Officers must consider incident strategy before considering tactics or force. Strategies (and operational philosophies) fall on a spectrum of sorts. At one end: slow, static, methodical, deliberate, calm, distanced, containment; at the other end: fast, dynamic, urgent, aggressive, intrusive, approach or entry. Generally speaking, officers should rationalize and defend any departure from stabilization into action-based strategies, based on the urgency of threats or dangers. This practice is legally defensible, safe, effective, and follows basic risk management theory.

Decisions on police force should follow a simple mental process, in this order of priority:
1.    Assessment of the situation (Priority of Life),
2.    Objective or goal (arrest; seizure; defense; other),
3.    Strategy (stabilize àact),
4.    Tactics,
5.    Force.

Lastly, when force is used by a police officer, it should be done with confidence and decisiveness. While quantum of force cannot be precisely measured, it should be sufficient in amount, duration, type, and degree to accomplish the purpose, but not exceed Constitutional allowances.


1.    Codifying Adaptability
1.1.   Complexity & Systems
1.1.1. Rules – Adaptive – Creative spectrum
1.1.2. Cynefin framework
1.1.3. Linear vs Non-Linear
1.1.4. Finite vs Infinite Games
1.1.5. Open- vs Closed-Loop
1.2.   Tactical Philosophy – How vs Why
1.3.   Decision evaluation
1.3.1. Time & Effectiveness
1.3.2. The Professor vs The Caveman
1.4.   Process vs Outcome
1.5.   Stress & Fitness
1.5.1. Capabilities
1.5.2. Demands
1.5.3. Learning
1.5.4. Resiliency
1.6.   Risk Management
1.6.1. Consequences vs Urgency vs Probability
1.6.2. “Stacking the Deck”
1.7.   OODA Loop
1.7.1. Implicit Guidance & Control
1.7.2. Incestuous Amplification
1.7.3. Feedback Loops
1.8.   “The Doctor in SWAT School” Story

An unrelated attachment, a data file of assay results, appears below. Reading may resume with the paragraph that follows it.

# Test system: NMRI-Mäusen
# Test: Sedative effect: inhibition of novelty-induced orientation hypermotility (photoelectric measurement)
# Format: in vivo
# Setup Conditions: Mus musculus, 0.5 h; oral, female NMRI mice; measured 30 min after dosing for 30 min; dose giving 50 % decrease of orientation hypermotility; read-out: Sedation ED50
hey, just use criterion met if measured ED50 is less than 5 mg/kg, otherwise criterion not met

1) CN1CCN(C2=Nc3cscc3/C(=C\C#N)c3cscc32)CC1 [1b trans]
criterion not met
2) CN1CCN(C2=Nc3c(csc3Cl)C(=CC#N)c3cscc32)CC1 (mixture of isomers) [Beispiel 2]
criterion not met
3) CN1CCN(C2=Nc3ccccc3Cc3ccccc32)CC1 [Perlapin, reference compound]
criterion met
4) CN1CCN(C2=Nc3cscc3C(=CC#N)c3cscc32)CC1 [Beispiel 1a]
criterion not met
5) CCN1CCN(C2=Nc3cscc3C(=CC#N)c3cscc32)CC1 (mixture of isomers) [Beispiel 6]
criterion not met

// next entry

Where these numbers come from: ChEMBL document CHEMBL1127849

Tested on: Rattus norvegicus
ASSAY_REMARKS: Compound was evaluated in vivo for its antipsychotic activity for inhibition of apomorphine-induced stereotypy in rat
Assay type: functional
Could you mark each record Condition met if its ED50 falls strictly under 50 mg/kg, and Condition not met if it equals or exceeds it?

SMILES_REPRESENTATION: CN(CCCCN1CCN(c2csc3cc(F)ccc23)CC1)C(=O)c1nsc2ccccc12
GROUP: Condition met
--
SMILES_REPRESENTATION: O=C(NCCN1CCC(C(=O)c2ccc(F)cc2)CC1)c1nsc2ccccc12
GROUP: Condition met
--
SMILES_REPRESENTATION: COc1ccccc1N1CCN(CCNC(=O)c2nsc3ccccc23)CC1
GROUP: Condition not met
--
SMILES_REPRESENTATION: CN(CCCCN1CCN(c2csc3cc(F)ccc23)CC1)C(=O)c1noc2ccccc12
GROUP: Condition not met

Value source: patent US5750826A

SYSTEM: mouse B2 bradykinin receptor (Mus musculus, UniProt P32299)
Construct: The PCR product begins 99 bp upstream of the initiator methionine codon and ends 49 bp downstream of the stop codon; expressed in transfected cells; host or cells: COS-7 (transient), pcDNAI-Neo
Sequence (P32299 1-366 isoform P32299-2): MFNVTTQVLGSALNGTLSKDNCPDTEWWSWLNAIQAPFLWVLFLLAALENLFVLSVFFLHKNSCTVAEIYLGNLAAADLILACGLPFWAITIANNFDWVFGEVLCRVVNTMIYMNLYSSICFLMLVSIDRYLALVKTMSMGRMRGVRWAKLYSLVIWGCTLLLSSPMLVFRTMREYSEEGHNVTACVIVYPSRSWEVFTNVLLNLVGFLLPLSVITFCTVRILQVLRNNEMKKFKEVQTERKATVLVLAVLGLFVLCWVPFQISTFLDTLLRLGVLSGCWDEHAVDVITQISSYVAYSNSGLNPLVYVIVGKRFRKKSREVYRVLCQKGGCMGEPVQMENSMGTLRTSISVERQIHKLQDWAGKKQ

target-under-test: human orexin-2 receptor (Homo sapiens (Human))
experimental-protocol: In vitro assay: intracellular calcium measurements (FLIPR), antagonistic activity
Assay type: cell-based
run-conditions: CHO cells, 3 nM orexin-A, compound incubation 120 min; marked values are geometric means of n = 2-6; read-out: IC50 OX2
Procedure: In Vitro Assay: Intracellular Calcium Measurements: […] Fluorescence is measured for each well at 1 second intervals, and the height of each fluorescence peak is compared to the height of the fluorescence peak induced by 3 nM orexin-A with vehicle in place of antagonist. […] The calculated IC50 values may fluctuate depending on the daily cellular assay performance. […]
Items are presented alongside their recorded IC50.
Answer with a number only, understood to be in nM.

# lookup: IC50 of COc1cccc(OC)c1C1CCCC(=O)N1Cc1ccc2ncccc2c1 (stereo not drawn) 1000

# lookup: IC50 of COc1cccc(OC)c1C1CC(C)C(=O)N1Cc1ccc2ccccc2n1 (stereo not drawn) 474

1.9.   Generalism vs Specialism

2.    Emotional Intelligence
2.1.   Self-Awareness
2.2.   Self-Regulation
2.3.   Social Skill
2.4.   Empathy
2.5.   Motivation

3.    “Left of Bang” – USMC Combat Hunter Program
3.1.   Behavioral Clusters
3.1.1. Uncomfortable
3.1.2. Comfortable
3.1.3. Dominant
3.1.4. Submissive
3.2.   Applications

4.    Standards and Consequences of Police Actions

4.1.   Civil Law; Criminal Law; Policy
1.1.   Science; Training; Experiences
1.2.   Self; Peers; Supervisor; Culture
1.3.   Community; Citizens

2.    Crisis Response & Intervention 
2.1.   Mental Health / Emotional Crises / Cognitive Disability
2.2.   Stabilization vs De-Escalation

3.    Human Factors & Stress
3.1.   Response Time
3.2.   Adaptations & Distortions 
3.2.1. Physiological 
3.2.2. Perceptive
3.2.3. Cognitive

4.    The Illinois Model™ framework
4.1.   Priority of Life
4.1.1. Sense-making
4.1.2. Situational Awareness
4.2.   Mission / Objective
4.2.1. Goal development
4.2.2. Search & Seizure case law
4.3.   Strategy / Tactics
4.3.1. Urgency
4.3.2. Use of Force
4.4.   Team Skills
4.5.   Individual Skills & Equipment

5.    Situation Report (SitRep)
5.1.   Identifying incident priorities
5.1.1. Situation
5.1.2. Mission
5.1.3. Strategy
5.2.   Providing briefings & giving direction 
5.3.   Communicating on radio & face-to-face

6.    Report Writing
6.1.   Investigative
6.2.   Tactical

7.    Case Studies (throughout & customized for class needs)
7.1.   Tactical Decision Games
7.2.   Tabletop Simulations 
7.3.   Designing branching scenarios


This course promotes strategic decision-making as a priority over decisions about tactics or force.

Effective strategy puts officers in a safe position (physically, mentally, and emotionally!) to: 
·      observe stimuli and collect information,
·      make sense of the situation,
·      process feedback, 
·      forecast potential outcomes, and 
·      make overall better decisions. 

Officers who make fundamentally sound strategic decisions tend to: 
·      understand the lawful purpose for force,
·      experience greater subject compliance, 
·      use force less often, and
·      effectively rationalize or explain their actions.

This course uses case studies to draw out conversation and debate about many topics regarding [use of force]. Some of the challenging questions posed during the videos:

·      Why did the officers open the door to where the armed subject was?
·      Does the officer have to be factually correct?
·      What clues on mental illness may the officers have missed?
·      How else could the officers have physically taken-down the subject?
·      Why didn’t the officers just wait?